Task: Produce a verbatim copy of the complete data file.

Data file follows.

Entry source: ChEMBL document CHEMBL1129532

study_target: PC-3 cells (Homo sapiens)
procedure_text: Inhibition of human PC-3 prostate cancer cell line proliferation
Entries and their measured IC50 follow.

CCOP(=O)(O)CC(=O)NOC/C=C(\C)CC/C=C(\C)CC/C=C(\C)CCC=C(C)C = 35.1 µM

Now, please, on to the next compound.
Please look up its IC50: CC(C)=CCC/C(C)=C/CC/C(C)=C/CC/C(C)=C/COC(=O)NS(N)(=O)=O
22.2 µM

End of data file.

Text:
Entry source: ChEMBL document CHEMBL1129532

study_target: PC-3 cells (Homo sapiens)
procedure_text: Inhibition of human PC-3 prostate cancer cell line proliferation
Entries and their measured IC50 follow.

CCOP(=O)(O)CC(=O)NOC/C=C(\C)CC/C=C(\C)CC/C=C(\C)CCC=C(C)C = 35.1 µM

Now, please, on to the next compound.
Please look up its IC50: CC(C)=CCC/C(C)=C/CC/C(C)=C/CC/C(C)=C/COC(=O)NS(N)(=O)=O
22.2 µM